14. Hello, all! I wanted to get opinions on the best linguistics PhD programs that have a strong focus on historical linguistics, specifically Indo-European linguistics. The program that seems like the best fit so far (UCLA's IES program https://pies.ucla.edu/) appears to be the only one of its kind. What are other examples of top-tier PhD programs in linguistics that have faculty with research interests/who teach courses on historical and Indo-European linguistics? Thanks!
  15. Hi, I just got a PhD offer in Linguistics at University of Kansas and MSc in computational linguistics at Brandeis University. I am an undergraduate in linguistics with some trainings in computer science, and I am interested in computational psycholinguistics. The PhD program at Kansas University is great, good supervisor and funding package. However, I am attracted to both psycholinguistics and computational linguistics and KU only has psycholinguistic track. While I am still waiting for a few master program in computational linguistics, I was wondering if a master program in computational linguistics will give a good preparation for PhD application next year. I think it is always good to learn some programming and statistics, and it might bring a job in the industry. I am just concerned that what if I find myself more suitable for linguistic research but cannot get an offer as good as KU in the future? I really appreciate any advice! Thanks so much.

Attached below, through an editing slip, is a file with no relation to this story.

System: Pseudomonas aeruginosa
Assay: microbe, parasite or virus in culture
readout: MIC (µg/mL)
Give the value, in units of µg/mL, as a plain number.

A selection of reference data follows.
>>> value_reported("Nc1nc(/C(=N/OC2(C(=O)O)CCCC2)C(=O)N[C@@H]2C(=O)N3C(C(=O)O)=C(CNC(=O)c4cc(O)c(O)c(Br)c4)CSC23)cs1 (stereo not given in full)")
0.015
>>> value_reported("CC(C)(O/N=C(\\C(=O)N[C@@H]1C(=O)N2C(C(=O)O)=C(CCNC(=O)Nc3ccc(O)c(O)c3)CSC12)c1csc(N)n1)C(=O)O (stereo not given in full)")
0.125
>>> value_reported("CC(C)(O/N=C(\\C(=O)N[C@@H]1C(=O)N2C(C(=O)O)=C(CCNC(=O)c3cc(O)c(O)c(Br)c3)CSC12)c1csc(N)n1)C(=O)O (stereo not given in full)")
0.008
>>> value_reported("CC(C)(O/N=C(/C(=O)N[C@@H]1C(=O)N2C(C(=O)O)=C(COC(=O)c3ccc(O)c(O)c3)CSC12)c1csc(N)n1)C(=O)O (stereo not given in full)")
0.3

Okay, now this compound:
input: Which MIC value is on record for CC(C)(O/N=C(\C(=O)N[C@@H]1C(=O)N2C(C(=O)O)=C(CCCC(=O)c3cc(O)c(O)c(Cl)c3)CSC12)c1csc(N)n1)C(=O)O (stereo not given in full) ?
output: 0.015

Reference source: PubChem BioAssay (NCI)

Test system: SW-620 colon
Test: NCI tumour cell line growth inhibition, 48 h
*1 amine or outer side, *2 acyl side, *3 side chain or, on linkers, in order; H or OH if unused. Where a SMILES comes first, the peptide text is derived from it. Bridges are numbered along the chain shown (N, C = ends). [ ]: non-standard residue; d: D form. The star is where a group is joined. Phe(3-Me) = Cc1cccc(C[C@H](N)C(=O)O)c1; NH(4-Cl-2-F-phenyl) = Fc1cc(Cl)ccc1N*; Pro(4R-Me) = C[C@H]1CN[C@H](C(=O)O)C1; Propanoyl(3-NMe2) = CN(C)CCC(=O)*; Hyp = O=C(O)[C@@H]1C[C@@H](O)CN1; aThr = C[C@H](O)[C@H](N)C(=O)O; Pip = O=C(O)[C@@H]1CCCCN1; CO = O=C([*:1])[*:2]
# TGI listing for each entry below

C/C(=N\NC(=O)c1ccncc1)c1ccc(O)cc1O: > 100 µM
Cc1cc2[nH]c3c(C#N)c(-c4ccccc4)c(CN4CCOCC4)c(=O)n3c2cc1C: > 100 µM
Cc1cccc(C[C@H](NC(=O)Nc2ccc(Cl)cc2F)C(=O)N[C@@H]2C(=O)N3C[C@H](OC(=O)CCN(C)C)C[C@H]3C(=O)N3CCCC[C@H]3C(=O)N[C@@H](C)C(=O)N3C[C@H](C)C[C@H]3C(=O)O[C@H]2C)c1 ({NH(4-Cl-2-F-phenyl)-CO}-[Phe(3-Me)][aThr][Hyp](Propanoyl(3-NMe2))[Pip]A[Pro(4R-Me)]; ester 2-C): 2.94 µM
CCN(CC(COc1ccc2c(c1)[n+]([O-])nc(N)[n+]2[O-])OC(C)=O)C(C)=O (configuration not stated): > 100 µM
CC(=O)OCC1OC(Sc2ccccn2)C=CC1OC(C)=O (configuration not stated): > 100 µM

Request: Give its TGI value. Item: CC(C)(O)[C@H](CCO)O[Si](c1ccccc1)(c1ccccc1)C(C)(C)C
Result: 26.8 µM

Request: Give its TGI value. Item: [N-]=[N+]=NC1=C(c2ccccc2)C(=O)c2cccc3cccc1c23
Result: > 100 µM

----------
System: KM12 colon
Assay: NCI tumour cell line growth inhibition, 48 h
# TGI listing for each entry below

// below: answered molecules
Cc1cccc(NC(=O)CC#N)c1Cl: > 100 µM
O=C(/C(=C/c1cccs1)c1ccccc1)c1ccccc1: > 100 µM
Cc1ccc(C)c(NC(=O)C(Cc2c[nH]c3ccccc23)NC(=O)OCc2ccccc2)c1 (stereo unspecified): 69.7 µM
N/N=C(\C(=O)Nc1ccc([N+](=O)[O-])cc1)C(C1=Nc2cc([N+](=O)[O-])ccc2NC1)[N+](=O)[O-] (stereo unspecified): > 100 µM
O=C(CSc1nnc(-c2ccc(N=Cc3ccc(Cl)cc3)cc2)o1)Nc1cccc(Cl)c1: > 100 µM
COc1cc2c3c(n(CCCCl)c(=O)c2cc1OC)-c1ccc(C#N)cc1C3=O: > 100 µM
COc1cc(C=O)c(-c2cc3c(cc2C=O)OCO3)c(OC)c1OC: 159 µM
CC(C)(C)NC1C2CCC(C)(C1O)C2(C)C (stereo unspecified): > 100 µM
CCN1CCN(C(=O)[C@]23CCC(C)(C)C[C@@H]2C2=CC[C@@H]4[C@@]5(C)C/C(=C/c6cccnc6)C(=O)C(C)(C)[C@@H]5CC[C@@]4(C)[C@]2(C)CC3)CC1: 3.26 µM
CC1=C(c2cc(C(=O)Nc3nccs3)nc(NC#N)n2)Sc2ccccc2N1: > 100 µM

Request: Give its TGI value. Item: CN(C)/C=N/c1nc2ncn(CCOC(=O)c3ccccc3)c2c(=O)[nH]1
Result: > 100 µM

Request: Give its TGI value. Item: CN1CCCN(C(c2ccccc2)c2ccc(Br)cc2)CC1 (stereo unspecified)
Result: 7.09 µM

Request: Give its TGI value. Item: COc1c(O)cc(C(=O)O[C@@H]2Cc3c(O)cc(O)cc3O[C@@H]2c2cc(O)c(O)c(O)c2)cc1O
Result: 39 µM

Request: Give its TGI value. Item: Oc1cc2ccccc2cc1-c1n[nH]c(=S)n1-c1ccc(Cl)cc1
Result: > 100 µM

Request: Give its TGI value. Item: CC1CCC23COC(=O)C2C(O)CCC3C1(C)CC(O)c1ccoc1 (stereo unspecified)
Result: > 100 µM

16. I'm a first year student at a university which doesn't offer a linguistics undergrad program. I've been told by multiple professors and researchers in the field that I need a ling undergrad to have any chance at going to a good school (like UCLA, Stanford, etc.) for grad school. Is this still true? It appears that from some of the posts here and other people I've talked to that I may not, but I'm still on the fence. If I transfer undergrad schools, I'll leave the friends I've made so far, probably have to retake multiple courses, and incur a ton of debt (not including grad school). However, if I stay, I'll keep my presidential scholarship and my friends but I might miss out on the chance to study linguistics as a career and I don't know what my backup plan will be. Any suggestions?
  17. Anyone on here applying to Tulane for Anthropology or Linguistics this year? I've applied to both Anthropology (cultural) and EEB for PhDs, and my partner applied for Anthropology (linguistic) and Linguistics. Tulane is our top choice, so I'm super nervous about getting in/getting funding! My GPA is okay (3.35 for unofficial transcript, probably gonna be 3.5 by final transcript - it's mostly my freshman year weighing me down), as are my GRE scores (QU: 150, QA: 160, W: 4.5), but I've got 2 major research projects, 2 internships, a small business (unrelated to the field of study), and even kinda-sorta a published paper under my belt! Plus my statement of purpose was good (I hope), and my LORs were amazing, or at least my professors thought highly of me... My POI showed significant interest (I think, he seemed to like my research ideas, interests, and what not, but just kept encouraging me to apply), as did my partner's, but I just don't know if I can make the cut! I just wanna know! It's hard enough hoping for your own spot, but I'm riding on my partner getting in too!!! Anyone else super stressed?